Virtual Reality Transforming CV Treatment, Outcomes
Rapid advancements in the field of virtual reality are leading to new developments in cardiovascular treatment and improved outcomes for patients, according to a paper published in JACC: Basic to Translational Science. Extended reality applications in cardiac care include education and training, preprocedural planning, visualization during a procedure and rehabilitation in post-stroke patients.
Virtual reality provides complete control over the wearer’s visual and auditory experience as they interact within a completely synthetic environment, while augmented reality allows the wearer to see their native environment while placing 2D or 3D images within it. Merged reality and mixed reality allow for interaction with digital objects while preserving a sense of presence within the true physical environment. These technologies make up the full spectrum of extended reality, which is transforming the practice of cardiovascular medicine. Read More >>>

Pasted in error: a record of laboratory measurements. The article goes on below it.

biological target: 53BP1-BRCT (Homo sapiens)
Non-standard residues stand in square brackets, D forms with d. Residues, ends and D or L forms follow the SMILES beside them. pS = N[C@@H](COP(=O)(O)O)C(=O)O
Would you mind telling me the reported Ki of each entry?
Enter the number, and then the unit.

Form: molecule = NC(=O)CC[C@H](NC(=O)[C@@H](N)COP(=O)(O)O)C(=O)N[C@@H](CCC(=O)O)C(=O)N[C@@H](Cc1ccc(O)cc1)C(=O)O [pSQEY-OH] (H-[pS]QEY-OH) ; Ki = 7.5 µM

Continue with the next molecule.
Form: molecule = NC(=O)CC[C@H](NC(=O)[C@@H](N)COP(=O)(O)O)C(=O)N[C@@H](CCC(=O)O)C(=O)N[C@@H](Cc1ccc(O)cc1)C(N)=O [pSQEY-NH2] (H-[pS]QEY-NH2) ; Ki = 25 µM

Advances in this technology allow patients and family members to better understand their cardiac conditions, helping them to make more informed decisions surrounding their medical care. Medical students and trainees can better visualize cardiac abnormalities with virtual reality, which allows trainees to simulate operating environments and multiple physicians to interact while viewing the same educational material in a natural environment. Additionally, 3D workstations may assist physicians in assessing the heart in surgical situations where it may be difficult to see.
Early research has shown that improved visualization due to virtual technology will allow physicians to learn more quickly, interpret images more accurately and accomplish interventions in less time. These improvements will most likely translate into lower cost procedures and better outcomes for patients.